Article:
California has become the epicenter of the left-wing resistance to Donald Trump. When the president made his first trip to the Golden State last week, he was greeted with the predictable protests and outrage.
The state’s many ambitious politicians, some with their eyes set on higher office, continue a slew of hyperbolic statements. Arnold Schwarzenegger made headlines this week for a nonsensical stunt threatening to sue energy companies for “first degree murder”. Governor Brown, a three-time presidential candidate, continues to jet set around the world pushing his pet issue of global warming. Rising national star Senator Kamala Harris, while California’s attorney general, made news when she opened official inquiries into Exxon Mobil.
The common thread in all these figures is the constant abuse of California’s energy industry. Disregarding the more than 300,000 people it employs and the more than $100 billion it generates in tax revenue, left wing politicians jump on the anti-energy train to appease one man: Tom Steyer.
The billionaire environmentalist is the key to heaps of campaign cash. During the 2014 midterms, the Democrat senators pulled an all-nighter to appease him on his favorite issue: climate change. He would later spend more than $70 million on Democrats that cycle. The Democrats would go on to lose the Senate.
Since then, Steyer has spent tens of millions of dollars on left-wing causes. He launched a nationwide television and digital campaign last fall calling on members of Congress to impeach President Trump. Steyer has pledged to spend as much as $30 million on this effort.
When Steyer first dipped his toe into the political waters, he faced allegations of hypocrisy. After all, before advocating for the elimination of the coal industry, Steyer amassed his personal fortune at the hedge fund he founded, Farallon Capital Management, on the backs of coal miners. By the time Steyer departed Farallon after 25 years of work, the New York Times reported that companies he had invested in had produced 70 million tons of coal annually. According to a report in 2013, Farallon had nearly half a billion dollars –or ten percent of its equity portfolio –invested in oil and gas on Steyer’s watch. His intenions may not be totally pure: just a few years ago he called the green energy policies he champions an “opportunity to make a lot of money.”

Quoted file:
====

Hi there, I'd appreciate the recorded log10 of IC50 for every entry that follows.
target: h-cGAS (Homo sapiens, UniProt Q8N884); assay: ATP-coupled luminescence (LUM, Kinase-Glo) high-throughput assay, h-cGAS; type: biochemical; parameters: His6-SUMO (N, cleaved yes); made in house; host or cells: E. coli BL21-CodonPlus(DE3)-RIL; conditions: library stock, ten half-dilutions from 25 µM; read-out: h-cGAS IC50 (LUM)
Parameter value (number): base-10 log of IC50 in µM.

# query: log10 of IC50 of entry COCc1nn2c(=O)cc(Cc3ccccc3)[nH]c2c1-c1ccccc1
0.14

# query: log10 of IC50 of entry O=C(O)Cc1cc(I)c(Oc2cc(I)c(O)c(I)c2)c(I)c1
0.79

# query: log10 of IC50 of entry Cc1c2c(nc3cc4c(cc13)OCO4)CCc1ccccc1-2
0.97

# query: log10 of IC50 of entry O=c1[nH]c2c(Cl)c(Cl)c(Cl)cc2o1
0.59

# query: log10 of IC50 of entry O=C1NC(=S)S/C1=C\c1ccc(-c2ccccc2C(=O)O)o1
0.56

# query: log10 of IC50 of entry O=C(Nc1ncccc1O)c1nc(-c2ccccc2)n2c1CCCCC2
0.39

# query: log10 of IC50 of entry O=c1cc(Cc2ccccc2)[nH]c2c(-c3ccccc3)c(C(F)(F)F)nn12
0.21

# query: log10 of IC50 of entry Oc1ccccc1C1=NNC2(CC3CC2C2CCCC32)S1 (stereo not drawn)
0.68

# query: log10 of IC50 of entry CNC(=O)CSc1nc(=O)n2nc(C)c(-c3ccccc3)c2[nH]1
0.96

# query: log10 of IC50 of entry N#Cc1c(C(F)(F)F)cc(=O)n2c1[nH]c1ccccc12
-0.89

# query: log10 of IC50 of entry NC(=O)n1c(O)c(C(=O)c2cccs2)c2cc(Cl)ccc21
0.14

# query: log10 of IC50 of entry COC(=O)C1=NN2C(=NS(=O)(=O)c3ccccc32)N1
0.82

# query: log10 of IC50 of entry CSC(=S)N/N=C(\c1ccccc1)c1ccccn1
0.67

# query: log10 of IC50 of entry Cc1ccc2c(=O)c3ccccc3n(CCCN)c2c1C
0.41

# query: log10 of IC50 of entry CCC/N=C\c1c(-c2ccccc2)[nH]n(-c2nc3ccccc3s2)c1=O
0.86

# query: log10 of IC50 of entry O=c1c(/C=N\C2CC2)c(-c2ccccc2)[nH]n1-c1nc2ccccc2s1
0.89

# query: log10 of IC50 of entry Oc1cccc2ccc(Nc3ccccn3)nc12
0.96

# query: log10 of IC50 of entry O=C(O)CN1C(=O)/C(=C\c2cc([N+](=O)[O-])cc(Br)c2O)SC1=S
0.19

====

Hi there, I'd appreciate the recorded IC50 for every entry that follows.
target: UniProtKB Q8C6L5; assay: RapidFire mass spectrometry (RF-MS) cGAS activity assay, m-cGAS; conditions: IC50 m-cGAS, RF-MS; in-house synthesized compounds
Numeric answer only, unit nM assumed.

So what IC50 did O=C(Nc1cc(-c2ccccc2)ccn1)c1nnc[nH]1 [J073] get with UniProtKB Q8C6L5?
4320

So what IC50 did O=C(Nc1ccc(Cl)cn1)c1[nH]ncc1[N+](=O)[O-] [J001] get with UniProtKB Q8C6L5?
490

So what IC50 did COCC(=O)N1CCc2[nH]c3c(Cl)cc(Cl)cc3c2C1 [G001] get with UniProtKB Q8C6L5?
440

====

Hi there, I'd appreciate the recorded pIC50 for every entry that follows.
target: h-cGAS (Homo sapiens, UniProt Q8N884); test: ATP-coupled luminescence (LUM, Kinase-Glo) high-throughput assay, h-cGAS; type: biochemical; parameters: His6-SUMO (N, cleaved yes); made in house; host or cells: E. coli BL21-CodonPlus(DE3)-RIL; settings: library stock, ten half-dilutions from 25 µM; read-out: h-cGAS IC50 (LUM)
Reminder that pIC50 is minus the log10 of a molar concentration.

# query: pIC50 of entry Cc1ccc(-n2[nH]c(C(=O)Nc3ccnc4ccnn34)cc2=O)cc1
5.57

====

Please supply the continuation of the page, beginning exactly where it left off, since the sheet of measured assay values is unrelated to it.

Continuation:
Two weeks ago, Steyer kicked off a 30-city tour spreading his impeachment message to key electoral swing states. His rhetoric should be met with distrust and skepticism; regardless of what he says, his money and influence have inhibited energy progress right in his home state of California. The regulations pushed by Steyer and his paid activists are inhibiting progress. Kern County produces more oil than any other county in the country. Monterey Shale is a largely untapped oil reserve that Steyer funded environmentalist groups like The Center For Biological Diversity and The Sierra Club have vehemently fought even basic exploration. Steyer has led the charge, publicly demanding energy companies stop their efforts to tap into this amazing potential resource.
Rather than celebrate the energy and 12,000 related industry jobs in Bakersfield, he continues spending millions pushing an agenda that would put these hard-working people out of business.
Unfortunately, Steyer isn’t the only problem. Gavin Newsom, one of the leading candidates to become California’s next governor, is running on a platform calling for the complete end of the oil and gas industry by 2050, which would devastate Bakersfield specifically, and the entire state’s economy. Campaign bumper sticker slogans make terrible policy.
Across the nation are small towns who are victim of Steyer’s ideological activism. Once prosperous communities now face poverty, unemployment, depleted funding for education and civic activities, declining home prices, and drug addiction. It’s no surprise the opioid epidemic is worst in rural communities where unemployment and depression are rampant. That is the fruit of Tom Steyer’s environmentalism, regardless of his intentions.
As Tom Steyer, Jerry Brown, Kamala Harris and many others pursue 2020 presidential aspirations, the people of Bakersfield should take warning. Rather than threaten your jobs with ill-advised lawsuits and policy proposals, they should be saying thank you.
Daniel Turner is the executive drector of Power The Future, a national nonprofit organization that advocates for American energy jobs.